Learning, MAET Year 1, Maker Movement, Repurposing, Something Fun, Squishy Circuits

As a relatively young teaching professional with a generous amount of student loans, thrifting has recently become a new default mode of shopping for myself. Yes, having shiny new things are nice and necessary occasionally,  but through some recent personal experiences I have become much more weary of the culture of consumption that we live in.

For this reason, I was excited to dive into thrifting for our maker project experience. I did not get a chance to visit the MSU Surplus store but did visit digitally via the website. I also physically visited several local resale shops to look for inspiration.

Our group’s maker kit was the “Squishy Circuits” kit. This kit uses conductive play dough and insulated play dough along with a battery pack, two buzzers and a rotor to allow younger students to safely and creatively play with circuitry.

I must admit, I approached this task thinking ahead to how I would incorporate my maker kit into a lesson for my Spanish classroom. At first glance, I was at a loss for ideas. This is after all a tool geared more for science and art.  When we had a our “play”sessions, we only seemed to go so far and then we ran out of things to do with this kit. So I began brainstorming to think of something I already do with my students and how I could incorporate the “Squishy Circuits” kit as a way of embedding the science portion into the Spanish content. My students study Hispanic cultures and one of the hardest things to give them is perspective. How do you accurately describe the beauty and significance of a certain culture landmark in ways that have meaning for students who have never had the experience of actually seeing the landmark in real life? Rather than research the landmark, print off some pretty pictures and give a poster or PowerPoint presentation, what if I had them actually work to (within reason) accurately create the landmark using “Squishy Circuits”?  They would get a hands on experience and have to research and answer those key critical thinking questions in order to be able to represent theirlandmark accurately. I could mold this idea to whatever country or concept we are talking about but the first inspiration to strike me was the majestic windmills in La Mancha in Consuegra, Spain that inspired Cervantes in Don Quijote.

So with that idea in mind, I went thrifting for inspiration.


I saw Legos, which reminded me of the Lego architecture sets that are out there and how popular they are. I thought about how building the landmark will give my students a completely different experience than just looking at a picture or talking about it. I looked at all the small jewelry pieces and thought about giving my students all sorts of random mediums to accomplish their goal of replicating this landmark. Exploring the different mediums will also force them to understand the circuitry aspect of “Squishy Circuits” as well. Roaming the thrift stores, there are all sorts of objects that could be incorporated into the play dough of the squishy circuit. If it is a plastic object say Legos, they will have to understand that it is not conductive and therefore design their building accordingly. If it is a metal object, they will have to experiment to see if it is a conductive metal or not and if that effects the architecture of their building. In the case of this project, I was using the thrift store more as a starting point of inspiration of where to go with the design of my windmill. And it worked…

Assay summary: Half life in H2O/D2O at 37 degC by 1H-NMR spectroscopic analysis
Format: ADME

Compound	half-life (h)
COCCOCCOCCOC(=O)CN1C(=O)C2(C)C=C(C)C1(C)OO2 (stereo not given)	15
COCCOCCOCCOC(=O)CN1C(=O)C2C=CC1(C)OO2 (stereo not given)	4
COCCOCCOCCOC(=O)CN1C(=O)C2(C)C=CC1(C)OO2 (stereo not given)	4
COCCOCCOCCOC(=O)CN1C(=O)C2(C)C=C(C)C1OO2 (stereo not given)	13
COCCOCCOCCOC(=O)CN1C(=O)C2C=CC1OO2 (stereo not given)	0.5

Less than twenty minutes later, out to lunch with my husband, I began to talk out with him the idea for my windmill design. The stars seemed to have aligned as we happened to be eating at a restaurant that gives you one of those paper tablecloths and crayons. We both began to illustrate what we were thinking and created prototypes of this windmill made with “Squishy Circuits”. Amazing how some of the best ideas come together and appear in the oddest places (7 Brilliant Ideas Scribbled on Cocktail Napkins).


Ok, so my drawing skills leave much to be desired but after talking it out with my husband, we sketched out a basic layout that would work in theory and determined the tools I would need to create it.

How to Create a Spanish Windmill using “Squishy Circuits”

I will do my very best here to explain step by step how you could go about creating a working La Mancha inspired windmill that should end up looking as majestic as the real ones in Spain. Or at the very least, a functioning windmill.

Supplies Needed:

  • 2 batches of conductive play dough NO FOOD COLORING ADDED SO DOUGH REMAINS WHITE (click here for recipe)     (HELPFUL HINT: make sure to label this dough in a plastic bag “conductive” so it does not get confused with the insulating dough)
  • 1 batch of insulating play dough NO FOOD COLORING ADDED SO DOUGH REMAINS WHITE (click here for recipe)                         (HELPFUL HINT: make sure to label this dough in a plastic bag “insulating” so it does not get confused with the conductive dough)
  • 1 batch of conductive play dough (equal portions of blue, yellow and red  to create black play dough) (click here for recipe)


1 metal spool with holes (no thread)

  • 1 medium sized rubber band
  • 1 wooden skewer
  • needle nose pliers
  • 12 inches by 1 inch of mesh (can be wire mesh or window screen mesh) cut into four separate 3 inch by 1 inch pieces
  • hot glue gun

What To Do First?

Create Your Windmill Shape


1. Begin by forming your white conductive dough into a vertical cylinder shape. This will represent the white bottom of the windmill. You may not use all the dough depending on the size of your desired windmill.

2. Now take your white insulating dough and create a cookie shape cylinder to insert on top of the white conductive dough vertical cylinder. This dough should be about an 1″ in height on top of the white conductive dough.